Michigan man, 26, killed after cannon used at baby shower explodes

Sarah Rahal
The Detroit News

Gaines Township — A 26-year-old Hartland man died after being struck in an explosion during a baby shower, Michigan State Police said Sunday.

The incident occurred at 7:30 p.m. Saturday when a small cannon device was fired in the back yard of a home in Genesee County.

The family celebrating the baby's pending arrival with the homeowner firing the cannon, which blew up, causing shrapnel to strike the man, identified by police as Evan Thomas Silva, who was standing nearby, police said.

Silva was taken in serious condition to Hurley Medical Center in Flint, where he later died.

Four or five people were outside of the home when the cannon was fired but the victim was the only person struck at about 10-15 feet away, police said. Three cars in a garage, where the event took place, also were sprayed by shrapnel.

Evan Thomas Silva, 26, from Hartland was fatally injured after the cannon exploded.

Michigan State Police Flint officers and bomb squad, Gaines Township Fire Department and an ambulance responded to the scene.

The cannon the homeowner fired was similar to a Signal Cannon, more commonly used as a novelty item. Police said the homeowner bought the cannon at an auction prior to the event and had fired the cannon several times before.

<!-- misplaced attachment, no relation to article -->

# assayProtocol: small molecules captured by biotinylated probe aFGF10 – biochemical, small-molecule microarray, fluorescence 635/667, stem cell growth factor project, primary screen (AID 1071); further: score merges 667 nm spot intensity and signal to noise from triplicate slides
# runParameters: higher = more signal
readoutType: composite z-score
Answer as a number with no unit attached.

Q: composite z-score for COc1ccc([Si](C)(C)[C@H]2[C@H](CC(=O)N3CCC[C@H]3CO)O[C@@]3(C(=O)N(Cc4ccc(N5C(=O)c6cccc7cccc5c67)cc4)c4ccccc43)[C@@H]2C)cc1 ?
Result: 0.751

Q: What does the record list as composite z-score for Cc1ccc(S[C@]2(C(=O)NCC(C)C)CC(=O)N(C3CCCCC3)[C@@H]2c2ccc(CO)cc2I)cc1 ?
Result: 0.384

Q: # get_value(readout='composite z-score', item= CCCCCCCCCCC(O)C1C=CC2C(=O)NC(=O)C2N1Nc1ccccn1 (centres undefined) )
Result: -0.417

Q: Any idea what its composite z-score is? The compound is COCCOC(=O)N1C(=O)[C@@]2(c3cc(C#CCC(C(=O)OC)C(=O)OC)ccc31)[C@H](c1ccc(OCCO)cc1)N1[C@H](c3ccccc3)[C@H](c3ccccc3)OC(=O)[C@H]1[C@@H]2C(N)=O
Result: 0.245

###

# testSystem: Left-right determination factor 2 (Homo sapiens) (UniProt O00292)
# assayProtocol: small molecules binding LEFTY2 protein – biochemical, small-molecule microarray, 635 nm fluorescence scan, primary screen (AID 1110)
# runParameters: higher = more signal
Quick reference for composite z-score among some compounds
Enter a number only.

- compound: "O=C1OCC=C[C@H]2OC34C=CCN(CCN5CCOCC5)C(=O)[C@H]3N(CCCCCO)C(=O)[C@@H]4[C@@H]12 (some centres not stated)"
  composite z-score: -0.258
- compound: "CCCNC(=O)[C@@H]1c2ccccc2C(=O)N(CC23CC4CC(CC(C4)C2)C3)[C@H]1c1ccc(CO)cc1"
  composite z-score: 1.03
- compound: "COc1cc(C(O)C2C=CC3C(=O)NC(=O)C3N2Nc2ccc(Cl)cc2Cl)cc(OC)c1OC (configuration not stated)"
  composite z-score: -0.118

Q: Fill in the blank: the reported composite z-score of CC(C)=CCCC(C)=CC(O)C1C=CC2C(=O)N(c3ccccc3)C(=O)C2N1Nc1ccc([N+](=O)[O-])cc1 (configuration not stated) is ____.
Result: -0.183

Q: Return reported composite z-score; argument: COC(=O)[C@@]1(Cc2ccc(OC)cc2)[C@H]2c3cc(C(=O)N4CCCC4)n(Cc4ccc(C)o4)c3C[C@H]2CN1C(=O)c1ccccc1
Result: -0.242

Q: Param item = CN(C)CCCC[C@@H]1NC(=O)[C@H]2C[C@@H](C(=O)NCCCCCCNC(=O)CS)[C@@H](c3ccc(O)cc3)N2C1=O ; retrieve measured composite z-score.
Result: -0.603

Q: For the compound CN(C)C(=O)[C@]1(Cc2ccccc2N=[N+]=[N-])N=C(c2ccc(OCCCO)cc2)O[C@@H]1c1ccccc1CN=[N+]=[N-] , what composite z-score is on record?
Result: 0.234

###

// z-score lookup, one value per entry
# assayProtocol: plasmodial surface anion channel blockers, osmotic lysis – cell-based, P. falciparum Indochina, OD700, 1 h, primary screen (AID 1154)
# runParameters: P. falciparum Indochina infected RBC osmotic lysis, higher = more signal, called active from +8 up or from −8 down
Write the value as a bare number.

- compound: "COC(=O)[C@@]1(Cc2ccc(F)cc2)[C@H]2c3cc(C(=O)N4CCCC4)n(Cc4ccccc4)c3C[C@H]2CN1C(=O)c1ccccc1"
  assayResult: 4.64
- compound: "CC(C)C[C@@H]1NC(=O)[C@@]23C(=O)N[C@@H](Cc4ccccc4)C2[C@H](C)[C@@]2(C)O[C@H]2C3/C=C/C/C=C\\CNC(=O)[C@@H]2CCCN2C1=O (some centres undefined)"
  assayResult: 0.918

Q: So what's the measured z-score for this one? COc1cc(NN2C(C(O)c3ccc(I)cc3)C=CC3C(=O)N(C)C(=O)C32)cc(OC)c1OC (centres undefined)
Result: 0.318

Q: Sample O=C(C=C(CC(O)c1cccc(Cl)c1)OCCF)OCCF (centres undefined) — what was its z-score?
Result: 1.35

"The cannon is designed to create a big flash, a loud noise and create smoke," Michigan State Police said in a news release. "The cannon did not contain any projectiles, but it is suspected that the gun powder loaded into the device caused the cannon to fracture, resulting in shrapnel being spread in the area."

State police said following an investigation, the case will be sent to the Genesee County prosecutor for review.

"Yesterday evening, Evan Silva was in a fatal accident," his brother Phil Silva posted in a tribute on Facebook. "He has left behind a loving family, countless friends and memories in all of our hearts. Further details are to come, your thoughts and prayers are appreciated."

In recent years, some gender-reveal events — where devices eject confetti, balloons or other colored objects to announce a soon-to-be-born child’s sex — have taken a dangerous turn.

In September, a couple’s plan to reveal their baby’s gender with blue or pink smoke sparked a wildfire that burned thousands of acres in Southern California. And in 2019, a homemade explosive used to reveal a baby’s gender killed 56-year-old Pamela Kreimeyer in Knoxville, Iowa. The device was meant to spray powder but instead blew up like a pipe bomb.

srahal@detroitnews.com

Twitter: @SarahRahal_